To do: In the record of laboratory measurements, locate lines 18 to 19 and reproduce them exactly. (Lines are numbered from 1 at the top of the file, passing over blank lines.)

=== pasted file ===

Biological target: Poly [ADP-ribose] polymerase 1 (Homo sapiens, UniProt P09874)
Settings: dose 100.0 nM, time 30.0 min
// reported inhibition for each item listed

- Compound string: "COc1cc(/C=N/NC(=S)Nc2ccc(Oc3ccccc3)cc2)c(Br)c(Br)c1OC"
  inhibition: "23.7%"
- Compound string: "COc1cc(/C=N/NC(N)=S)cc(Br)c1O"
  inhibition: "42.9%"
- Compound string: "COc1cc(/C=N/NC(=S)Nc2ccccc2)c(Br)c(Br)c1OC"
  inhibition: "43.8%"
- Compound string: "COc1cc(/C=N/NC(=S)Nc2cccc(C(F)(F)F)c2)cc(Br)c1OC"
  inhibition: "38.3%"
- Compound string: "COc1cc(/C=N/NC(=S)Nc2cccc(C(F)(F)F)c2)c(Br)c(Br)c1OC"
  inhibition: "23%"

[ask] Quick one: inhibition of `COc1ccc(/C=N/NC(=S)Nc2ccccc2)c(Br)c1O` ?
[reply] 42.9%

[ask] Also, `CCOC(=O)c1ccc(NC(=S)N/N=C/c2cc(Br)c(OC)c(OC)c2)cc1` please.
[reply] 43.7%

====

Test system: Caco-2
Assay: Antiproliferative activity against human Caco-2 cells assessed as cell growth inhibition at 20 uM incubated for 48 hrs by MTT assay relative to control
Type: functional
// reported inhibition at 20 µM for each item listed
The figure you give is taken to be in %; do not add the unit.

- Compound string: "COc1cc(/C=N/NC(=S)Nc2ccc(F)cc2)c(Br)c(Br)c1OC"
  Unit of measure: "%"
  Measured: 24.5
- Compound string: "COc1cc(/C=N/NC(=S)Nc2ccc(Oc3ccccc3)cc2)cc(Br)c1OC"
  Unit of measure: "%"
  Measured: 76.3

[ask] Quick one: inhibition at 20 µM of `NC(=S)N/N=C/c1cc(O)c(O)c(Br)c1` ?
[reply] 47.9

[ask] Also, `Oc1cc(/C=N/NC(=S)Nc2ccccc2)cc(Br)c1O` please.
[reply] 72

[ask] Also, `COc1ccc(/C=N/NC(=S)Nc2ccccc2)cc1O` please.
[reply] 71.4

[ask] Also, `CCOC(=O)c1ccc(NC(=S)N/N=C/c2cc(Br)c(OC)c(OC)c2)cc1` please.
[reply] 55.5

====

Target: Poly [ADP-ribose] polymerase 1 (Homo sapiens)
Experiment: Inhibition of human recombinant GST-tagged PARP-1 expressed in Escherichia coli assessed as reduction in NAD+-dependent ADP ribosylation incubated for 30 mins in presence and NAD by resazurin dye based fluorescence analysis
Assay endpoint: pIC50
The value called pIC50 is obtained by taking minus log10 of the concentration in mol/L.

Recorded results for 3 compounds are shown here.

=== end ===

====

Test system: Caco-2